Still Thinking Twice About HR Process Automation? That Might be a Problem!
Updated: Oct 13
By: Siddharth Wadehra, QuickReach Digital Transformation Practice Lead
The human resources department in the organization is a complicated machinery. With the responsibility panning from hiring and onboarding new employees, getting them set up, training, ensuring compliance to local labor laws, the importance of the human resources department in the organization’s overall operations cannot be underestimated.
Given the importance of human resources in the success of a company, a lot of the processes in the department are still manual and done by associates. While technology is making significant inroads to how the HR department functions, a majority of the companies are still used to their traditional ways of handling tasks. In fact, a study by Deloitte suggested that 47% of the companies have HR software that is more than seven years old. While companies recognize the importance of technology in HR, there has been a visible reluctance and that many are slow to adopt automation to streamline their HR processes. Another study by Software pointed out that as many as 45% of the companies are still in the very early stages of implementing basic automation.
The traditional approach is clearly not working
As automation aided by intelligent tech finds its way into the corporate workplaces, the human resource department, with all its inefficiencies, is a good place to start. As your company looks to scale and add more workforce, not going for hr process automation could only bring business problems.
Here is a quick list of possible problems that might occur in case the company chooses to ignore HR process automation.
1. Inefficient HR operations
Like with all cases of successful automation implementation, increased efficiency is one of the biggest takeaways. HR associates are often spending their time on unproductive and monotonous tasks that do not add business value. These include filing tedious paperwork or feeding the same set of information into multiple tools that do not communicate with each other. According to a report by the CareerBuilder Survey, HR managers lose an average of 14 hours per week completing tasks that could have been automated, while more than a quarter waste 30 hours or more. Automation would help significantly reduce inefficient HR operations and allow repetitive tasks to be completed by machines or bots, leaving humans to undertake work that adds business value.
2. Costly operations and human errors
The human resource department has a number of repetitive tasks that should be best left for machines to tackle. These could include verifying timesheets, checking leaves, calculating payrolls and the like. Involving HR associates could often be the recipe for disaster. Human errors often creep in which could take a large amount of time and effort to identify and correct just like how a single human error on an Excel spreadsheet costed JP Morgan billions of dollars in 2013. Couple this with the fact that paper is costly, inefficient, and bad for the environment. Manual error only makes it worse. Papers can be lost or misfiled, illegible or somehow unusable which means they are often replaced by more paper files. eFileCabinet, in one of its reports, suggests that the average organization spends $20 per paper to file it, $120 searching for each lost document and $220 for the recreation of the document.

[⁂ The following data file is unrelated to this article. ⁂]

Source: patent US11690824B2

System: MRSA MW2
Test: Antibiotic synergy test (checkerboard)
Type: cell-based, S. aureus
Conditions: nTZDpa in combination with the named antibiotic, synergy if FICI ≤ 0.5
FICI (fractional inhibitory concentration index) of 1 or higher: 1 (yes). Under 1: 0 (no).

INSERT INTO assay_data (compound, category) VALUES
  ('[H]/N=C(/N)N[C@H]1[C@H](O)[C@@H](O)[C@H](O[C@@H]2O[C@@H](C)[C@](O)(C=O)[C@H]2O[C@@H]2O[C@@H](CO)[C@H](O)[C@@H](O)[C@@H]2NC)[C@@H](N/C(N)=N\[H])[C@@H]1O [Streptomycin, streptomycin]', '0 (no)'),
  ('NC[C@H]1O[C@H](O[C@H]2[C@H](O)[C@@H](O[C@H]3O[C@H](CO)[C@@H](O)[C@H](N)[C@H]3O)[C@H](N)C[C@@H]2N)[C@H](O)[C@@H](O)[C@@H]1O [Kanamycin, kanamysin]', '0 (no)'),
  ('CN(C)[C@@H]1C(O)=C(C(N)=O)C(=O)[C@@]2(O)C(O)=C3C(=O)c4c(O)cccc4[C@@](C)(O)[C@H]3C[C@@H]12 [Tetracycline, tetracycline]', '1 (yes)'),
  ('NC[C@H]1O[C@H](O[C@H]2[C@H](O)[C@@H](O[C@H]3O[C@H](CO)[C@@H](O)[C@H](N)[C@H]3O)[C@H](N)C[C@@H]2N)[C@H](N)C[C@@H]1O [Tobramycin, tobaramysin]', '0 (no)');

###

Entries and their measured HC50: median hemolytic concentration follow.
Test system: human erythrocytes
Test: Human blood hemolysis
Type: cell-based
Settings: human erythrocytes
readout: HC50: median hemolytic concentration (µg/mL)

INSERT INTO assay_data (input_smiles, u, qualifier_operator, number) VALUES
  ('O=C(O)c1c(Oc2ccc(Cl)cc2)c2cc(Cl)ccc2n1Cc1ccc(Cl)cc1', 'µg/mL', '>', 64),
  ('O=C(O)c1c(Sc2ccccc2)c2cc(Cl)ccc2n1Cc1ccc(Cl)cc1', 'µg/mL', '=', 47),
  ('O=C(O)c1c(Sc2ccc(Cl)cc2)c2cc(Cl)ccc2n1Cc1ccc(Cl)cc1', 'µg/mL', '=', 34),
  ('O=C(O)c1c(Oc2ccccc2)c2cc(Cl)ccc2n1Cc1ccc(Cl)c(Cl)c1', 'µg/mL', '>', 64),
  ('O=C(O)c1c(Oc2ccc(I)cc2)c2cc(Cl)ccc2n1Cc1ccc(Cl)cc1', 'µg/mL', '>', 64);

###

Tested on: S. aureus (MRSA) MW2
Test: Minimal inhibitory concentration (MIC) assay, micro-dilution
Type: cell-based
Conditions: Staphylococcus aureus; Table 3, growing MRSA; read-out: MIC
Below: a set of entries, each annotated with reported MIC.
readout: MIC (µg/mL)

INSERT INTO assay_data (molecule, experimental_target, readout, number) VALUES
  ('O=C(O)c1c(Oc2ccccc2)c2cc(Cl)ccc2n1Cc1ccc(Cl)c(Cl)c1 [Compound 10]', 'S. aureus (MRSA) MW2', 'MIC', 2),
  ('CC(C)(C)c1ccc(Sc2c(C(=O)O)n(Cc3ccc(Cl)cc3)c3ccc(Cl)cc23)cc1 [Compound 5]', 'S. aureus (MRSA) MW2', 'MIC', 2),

Automation technology is a great investment that will make employees’ lives easier and improve customer engagement. Digital software also catches mistakes before you submit your form or document. This prevents inbox flooding and employees will not need to track down their manager to fix simple errors anymore.
3. Poor customer experience
Inefficient onboarding process and different aspects of the hiring processes could leave the candidate frustrated and might lead to a bad hiring experience. Candidates might feel disheartened if the HR does not often follow-up with them. Given the fact that the associates are swamped with manual tasks, it is possible that they miss catering to the candidate experience. The same holds true for training. A report by Businesswire says that 36% of HR professionals expressed that their inability to automate and organize their onboarding process negatively impacts their training process. Another report suggests that organizations with standardized onboarding processes experience 62% new hire productivity along with 50% new hire retention.
There are a number of HR processes that you can automate. From employee onboarding to maintaining accurate timesheets, leave requests, performance management, and even exit interviews, HR process automation is possible. This provides the HR team with actionable insights and speedS up the decision-making process.
QuickReach brings business process automation to HR departments
The McKinsey Global Institute estimates that as much as 56% of all tasks human resource departments perform can be automated with existing technologies. Needless to suggest, this HR process automation would allow associates and executives with time to focus on delivering business value which matters. Low code business process automation solutions like QuickReach allows you to use pre-defined and ready-to-use templates which would allow you to roll out your first automated HR process in a matter of minutes.
All of the HR processes, even those in sales, finance, office admin, and IT, can be automated using solutions like QuickReach. Reach out to our Customer Success team here or try QuickReach by signing up for a free 7-day invite-only access here.